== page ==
Life was never the same for Andrew McMahon after he experienced a Billy Joel show as a prepubescent during the 1990s. The future singer-songwriter sat captivated in an Ohio arena as the Piano Man sang, played and engaged the audience.
“That was the perfect show for a kid like me to see,” McMahon said while calling from San Francisco. “I was blown away by Billy’s performance. It totally inspired me.”
It’s obvious that McMahon, 35, took some notes, since like Joel, he writes sonic narratives and connects with the audience.
“I pride myself on writing songs that are about something,” McMahon said. “I love telling a story via song. It’s an art form.”
It takes a few spins to comprehend the sonic tales spun by McMahon throughout his second solo album, the passionate and dramatic “Zombies on Broadway.”
The electro-pop is filled with clever tunes, such as “Brooklyn, You’re Killing Me” and “Love and Great Buildings.”
“Walking in My Sleep,” which possesses some Joel-esque elements, was inspired by the grind of the road.
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“What a lot of people don’t realize is that it’s not easy being on the road,” McMahon said. “There are times when I land in an airport and I only have a few minutes to travel through three terminals in order to catch my flight. It’s not easy. I put that into the song with that one.”
McMahon has essentially been a solo recording artist since he recorded under the moniker Jack’s Mannequin in 2004. However, the former Something Corporate frontman has been collaborating with a number of songwriters when crafting tunes for his two solo albums.
“You’re either comfortable working with other songwriters or you’re not,” McMahon said. “I like the whole process. I have embraced bringing talented people into the room with me to work on my music. When I work with other people, I end up on a new course and I like that. Different is good.”
Location has always been significant for McMahon, who has been playing piano since he was 9. He wrote and recorded “Zombies on Broadway” while living in New York. Much of his earlier material was influenced by California where he spent much of his life. His latest song, “Ohio,” which debuted last month, was inspired by his elementary school years in Bexley, Ohio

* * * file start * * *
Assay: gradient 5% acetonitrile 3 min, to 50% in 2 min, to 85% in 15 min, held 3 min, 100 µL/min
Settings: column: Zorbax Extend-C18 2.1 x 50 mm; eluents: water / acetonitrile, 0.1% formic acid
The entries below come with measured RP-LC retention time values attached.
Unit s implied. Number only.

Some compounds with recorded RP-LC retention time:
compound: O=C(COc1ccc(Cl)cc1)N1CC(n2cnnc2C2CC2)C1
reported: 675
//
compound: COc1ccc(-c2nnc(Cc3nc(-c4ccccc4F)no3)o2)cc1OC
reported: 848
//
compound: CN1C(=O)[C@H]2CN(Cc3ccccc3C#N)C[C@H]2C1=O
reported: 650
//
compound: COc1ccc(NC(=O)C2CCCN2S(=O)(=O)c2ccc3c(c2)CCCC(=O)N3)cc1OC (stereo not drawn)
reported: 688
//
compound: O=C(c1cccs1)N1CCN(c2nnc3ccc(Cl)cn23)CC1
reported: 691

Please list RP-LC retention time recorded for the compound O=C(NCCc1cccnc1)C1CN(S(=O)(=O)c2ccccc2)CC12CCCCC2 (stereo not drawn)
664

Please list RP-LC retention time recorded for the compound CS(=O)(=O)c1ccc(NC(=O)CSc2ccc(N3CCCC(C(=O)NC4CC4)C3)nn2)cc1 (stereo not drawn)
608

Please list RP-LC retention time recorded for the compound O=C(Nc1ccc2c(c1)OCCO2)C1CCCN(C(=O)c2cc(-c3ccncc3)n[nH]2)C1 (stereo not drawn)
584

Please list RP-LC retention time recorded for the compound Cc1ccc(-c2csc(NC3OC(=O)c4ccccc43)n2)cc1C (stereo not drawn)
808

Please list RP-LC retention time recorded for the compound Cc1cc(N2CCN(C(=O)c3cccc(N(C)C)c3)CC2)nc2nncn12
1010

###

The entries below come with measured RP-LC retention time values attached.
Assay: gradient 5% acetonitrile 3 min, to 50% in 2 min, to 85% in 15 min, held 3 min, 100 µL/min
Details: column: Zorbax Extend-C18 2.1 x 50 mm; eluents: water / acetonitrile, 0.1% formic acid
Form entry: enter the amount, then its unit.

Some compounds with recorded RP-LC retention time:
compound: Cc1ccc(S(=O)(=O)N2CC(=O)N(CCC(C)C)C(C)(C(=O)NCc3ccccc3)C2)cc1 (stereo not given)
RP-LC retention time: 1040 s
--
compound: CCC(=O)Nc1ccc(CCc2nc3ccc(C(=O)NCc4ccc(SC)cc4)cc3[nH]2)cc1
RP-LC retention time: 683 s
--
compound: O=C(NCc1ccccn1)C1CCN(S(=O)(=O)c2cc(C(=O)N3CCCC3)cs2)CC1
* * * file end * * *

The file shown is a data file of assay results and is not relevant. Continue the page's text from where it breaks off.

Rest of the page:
“Where I’m at is a big deal,” McMahon said. “It influences where I write.”
Perhaps a song about Iowa is in his future. During the early stages of his career, McMahon spent much of the winter in Iowa. His road manager’s grandfather resided in Iowa.
“I can’t remember what city this was in Iowa since it was so many years ago,” he said. “I can’t even give you the exact year. I can say that I was really young and that I really enjoyed Iowa. Am I going to write a song about Iowa? We’ll see.”
Expect McMahon to work on a new album, which will include the single “Ohio.” The new tune will be delivered when McMahon performs Monday (5/28) at the Englert Theatre. It will be a loose acoustic evening since McMahon will be sharing a stage with his singer-songwriter pals Allen Stone, Zac Clark and Bob Oxblood, who backed McMahon during the Jack’s Mannequin days.
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“It’s the ‘Pen and The Piano’ tour and it’ll be fun mixing it up onstage with my friends,” McMahon said. “Allen Stone could headline this show by himself, but he’s gracious enough to be part of this. I love doing tours like this.”
However, fans shouldn’t wait for a Something Corporate reunion or a Jack’s Mannequin jaunt.
“I know there are a lot of bands out there marking the 10th anniversary of an album, but I would rather not do that,” McMahon said. “I want to write new material and I want to challenge myself. I still do some songs from Jack’s Mannequin but I don’t want to go night after night touring behind that album. No offense to that period, but I’ve grown up and moved on.
“There is so much that I would like to do. I think I’ve only scraped the surface of what I can do.”
WHAT: Andrew McMahon in the Wilderness & Friends, with Allen Stone, Zac Clark and Bob Oxblood (of Jack’s Mannequin)
WHEN: 7:30 p.m. Monday (5/28)
WHERE: The Englert Theatre, 221 E. Washington St., Iowa City
TICKETS: $37.50, (319) 688-2653 or englert.org
ARTIST’S WEBSITE: Andrewmcmahon.com